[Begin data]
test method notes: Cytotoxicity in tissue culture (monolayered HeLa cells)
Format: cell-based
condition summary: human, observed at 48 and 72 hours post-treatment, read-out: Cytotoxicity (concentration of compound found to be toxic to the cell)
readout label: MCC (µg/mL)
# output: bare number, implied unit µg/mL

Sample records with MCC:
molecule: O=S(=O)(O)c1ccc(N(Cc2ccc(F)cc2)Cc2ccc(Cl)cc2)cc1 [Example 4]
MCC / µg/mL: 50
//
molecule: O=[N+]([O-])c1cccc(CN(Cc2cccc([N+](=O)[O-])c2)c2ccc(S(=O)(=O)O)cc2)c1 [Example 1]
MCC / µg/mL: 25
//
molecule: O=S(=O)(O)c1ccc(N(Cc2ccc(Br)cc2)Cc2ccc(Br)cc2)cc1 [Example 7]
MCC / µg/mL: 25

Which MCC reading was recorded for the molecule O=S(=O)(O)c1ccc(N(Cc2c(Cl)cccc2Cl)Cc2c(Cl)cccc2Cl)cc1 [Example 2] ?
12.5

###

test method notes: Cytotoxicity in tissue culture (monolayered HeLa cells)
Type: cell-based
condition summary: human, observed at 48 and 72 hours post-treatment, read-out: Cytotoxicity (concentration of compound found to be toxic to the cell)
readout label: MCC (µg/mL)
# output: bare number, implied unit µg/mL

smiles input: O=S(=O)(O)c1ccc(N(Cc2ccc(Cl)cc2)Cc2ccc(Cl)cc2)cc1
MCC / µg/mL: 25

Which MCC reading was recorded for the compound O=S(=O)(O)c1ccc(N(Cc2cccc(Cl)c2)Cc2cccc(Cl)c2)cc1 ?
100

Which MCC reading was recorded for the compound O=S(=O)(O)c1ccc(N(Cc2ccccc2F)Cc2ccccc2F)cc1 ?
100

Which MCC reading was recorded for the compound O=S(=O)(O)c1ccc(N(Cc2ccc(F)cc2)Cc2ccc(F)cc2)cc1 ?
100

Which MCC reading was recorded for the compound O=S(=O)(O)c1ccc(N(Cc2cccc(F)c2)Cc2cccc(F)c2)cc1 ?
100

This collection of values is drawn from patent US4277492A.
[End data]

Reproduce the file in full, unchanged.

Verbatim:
test method notes: Cytotoxicity in tissue culture (monolayered HeLa cells)
Format: cell-based
condition summary: human, observed at 48 and 72 hours post-treatment, read-out: Cytotoxicity (concentration of compound found to be toxic to the cell)
readout label: MCC (µg/mL)
# output: bare number, implied unit µg/mL

Sample records with MCC:
molecule: O=S(=O)(O)c1ccc(N(Cc2ccc(F)cc2)Cc2ccc(Cl)cc2)cc1 [Example 4]
MCC / µg/mL: 50
//
molecule: O=[N+]([O-])c1cccc(CN(Cc2cccc([N+](=O)[O-])c2)c2ccc(S(=O)(=O)O)cc2)c1 [Example 1]
MCC / µg/mL: 25
//
molecule: O=S(=O)(O)c1ccc(N(Cc2ccc(Br)cc2)Cc2ccc(Br)cc2)cc1 [Example 7]
MCC / µg/mL: 25

Which MCC reading was recorded for the molecule O=S(=O)(O)c1ccc(N(Cc2c(Cl)cccc2Cl)Cc2c(Cl)cccc2Cl)cc1 [Example 2] ?
12.5

###

test method notes: Cytotoxicity in tissue culture (monolayered HeLa cells)
Type: cell-based
condition summary: human, observed at 48 and 72 hours post-treatment, read-out: Cytotoxicity (concentration of compound found to be toxic to the cell)
readout label: MCC (µg/mL)
# output: bare number, implied unit µg/mL

smiles input: O=S(=O)(O)c1ccc(N(Cc2ccc(Cl)cc2)Cc2ccc(Cl)cc2)cc1
MCC / µg/mL: 25

Which MCC reading was recorded for the compound O=S(=O)(O)c1ccc(N(Cc2cccc(Cl)c2)Cc2cccc(Cl)c2)cc1 ?
100

Which MCC reading was recorded for the compound O=S(=O)(O)c1ccc(N(Cc2ccccc2F)Cc2ccccc2F)cc1 ?
100

Which MCC reading was recorded for the compound O=S(=O)(O)c1ccc(N(Cc2ccc(F)cc2)Cc2ccc(F)cc2)cc1 ?
100

Which MCC reading was recorded for the compound O=S(=O)(O)c1ccc(N(Cc2cccc(F)c2)Cc2cccc(F)c2)cc1 ?
100

This collection of values is drawn from patent US4277492A.